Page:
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Identity mix-up horror for Lancashire mum

When Amanda Craig applied for a catering assistant role at her daughter’s school, she didn’t expect to be labelled a criminal. However, that is exactly what happened after the school received the necessary paperwork.
Identity error

After applying for the role at the school, Amanda, who is from Walton Park, Preston, received a call from the school's head teacher. It was at this point that she was told that her CRB check had uncovered a list of drug-related and violent crimes from the past 20 years that would ultimately prevent her from getting the job.

Although she was shocked, she was also concerned about the obvious error on the police check. She spoke to the Criminal Records Bureau to report the mistake and found out that her identity had been mixed up with someone who had the same name and date of birth as she did. Instead of helping to solve the problem, Amanda stated that they were not apologetic and it was left to her to get her name cleared, which was not an easy feat.

She spent seven months and enlisted the help of a solicitor to get the convictions removed from her check to get her name cleared. This involved DNA tests, mouth swabs and fingerprints being taken so they could be compared with any unsolved crimes and therefore prove that she wasn’t the criminal she was made out to be. Amanda describes the experience as horrific and claims she was treated as though she was guilty until proven innocent. Although she was aware that it was a clear mistake due to incorrect information being held, she likened it to having her identity stolen.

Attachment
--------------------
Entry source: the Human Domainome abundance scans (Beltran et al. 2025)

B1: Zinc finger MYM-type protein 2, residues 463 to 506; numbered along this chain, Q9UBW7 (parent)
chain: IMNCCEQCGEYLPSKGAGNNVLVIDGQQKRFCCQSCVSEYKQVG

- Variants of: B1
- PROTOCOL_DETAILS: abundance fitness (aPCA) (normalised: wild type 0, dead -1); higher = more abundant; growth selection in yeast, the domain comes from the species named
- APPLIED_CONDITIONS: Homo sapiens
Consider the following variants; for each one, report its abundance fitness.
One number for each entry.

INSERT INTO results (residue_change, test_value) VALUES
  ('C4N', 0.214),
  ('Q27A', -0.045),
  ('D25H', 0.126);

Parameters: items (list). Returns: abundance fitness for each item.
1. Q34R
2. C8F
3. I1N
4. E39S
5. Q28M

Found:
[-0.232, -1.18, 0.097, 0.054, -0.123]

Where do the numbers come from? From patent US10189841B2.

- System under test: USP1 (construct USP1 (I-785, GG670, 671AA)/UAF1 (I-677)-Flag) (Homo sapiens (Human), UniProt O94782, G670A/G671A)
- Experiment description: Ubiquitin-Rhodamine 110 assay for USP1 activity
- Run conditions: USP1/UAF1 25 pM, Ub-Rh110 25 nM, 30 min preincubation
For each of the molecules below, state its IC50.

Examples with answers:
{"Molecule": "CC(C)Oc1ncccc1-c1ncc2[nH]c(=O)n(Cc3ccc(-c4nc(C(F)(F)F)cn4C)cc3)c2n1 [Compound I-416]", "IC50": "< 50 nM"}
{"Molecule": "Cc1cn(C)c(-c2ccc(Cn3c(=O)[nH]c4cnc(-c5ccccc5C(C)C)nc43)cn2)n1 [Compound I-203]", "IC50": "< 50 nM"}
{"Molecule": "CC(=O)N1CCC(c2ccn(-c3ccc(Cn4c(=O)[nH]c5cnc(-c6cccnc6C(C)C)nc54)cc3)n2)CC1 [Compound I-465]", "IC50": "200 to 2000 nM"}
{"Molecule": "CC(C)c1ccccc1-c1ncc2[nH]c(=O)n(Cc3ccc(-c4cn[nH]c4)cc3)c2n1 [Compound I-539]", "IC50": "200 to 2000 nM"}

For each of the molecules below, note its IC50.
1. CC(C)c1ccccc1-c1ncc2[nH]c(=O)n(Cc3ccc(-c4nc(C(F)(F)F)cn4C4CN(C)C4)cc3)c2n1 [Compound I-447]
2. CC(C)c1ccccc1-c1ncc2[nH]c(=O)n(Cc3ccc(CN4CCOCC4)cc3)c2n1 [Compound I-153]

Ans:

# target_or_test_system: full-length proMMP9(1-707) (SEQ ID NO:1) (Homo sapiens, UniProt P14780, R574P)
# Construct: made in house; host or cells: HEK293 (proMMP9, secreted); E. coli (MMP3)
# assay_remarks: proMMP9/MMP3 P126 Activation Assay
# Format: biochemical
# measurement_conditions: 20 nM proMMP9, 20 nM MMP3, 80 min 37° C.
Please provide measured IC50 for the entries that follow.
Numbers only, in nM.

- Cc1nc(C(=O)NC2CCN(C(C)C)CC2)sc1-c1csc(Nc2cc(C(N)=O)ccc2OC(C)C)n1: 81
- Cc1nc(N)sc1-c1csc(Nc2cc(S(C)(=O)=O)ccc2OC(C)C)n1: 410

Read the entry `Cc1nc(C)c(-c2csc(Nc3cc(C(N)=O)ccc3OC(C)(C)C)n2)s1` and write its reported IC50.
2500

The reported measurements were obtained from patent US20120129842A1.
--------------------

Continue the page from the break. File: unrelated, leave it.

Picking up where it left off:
What is a CRB check?

The check, which recently changed its name to the Disclosure and Barring Service (DBS) check, is designed to inform employers of any reason that a person should not be allowed to work with children or vulnerable adults. Companies such as http://www.carecheck.co.uk/ offer the service to organisations that are required by law to ensure that children and vulnerable people are safe in their care.

Although some offenses may not permanently stay on a DBS check, certain convictions will remain on it and will never be filtered.

Unfortunately in Amanda’s case, an error ensured that incorrect information was held, but it does show that important safeguarding processes can be essential.
Identity mix-up horror for Lancashire mum Identity mix-up horror for Lancashire mum Reviewed by Lokesh kumar on 4:53 PM Rating: 5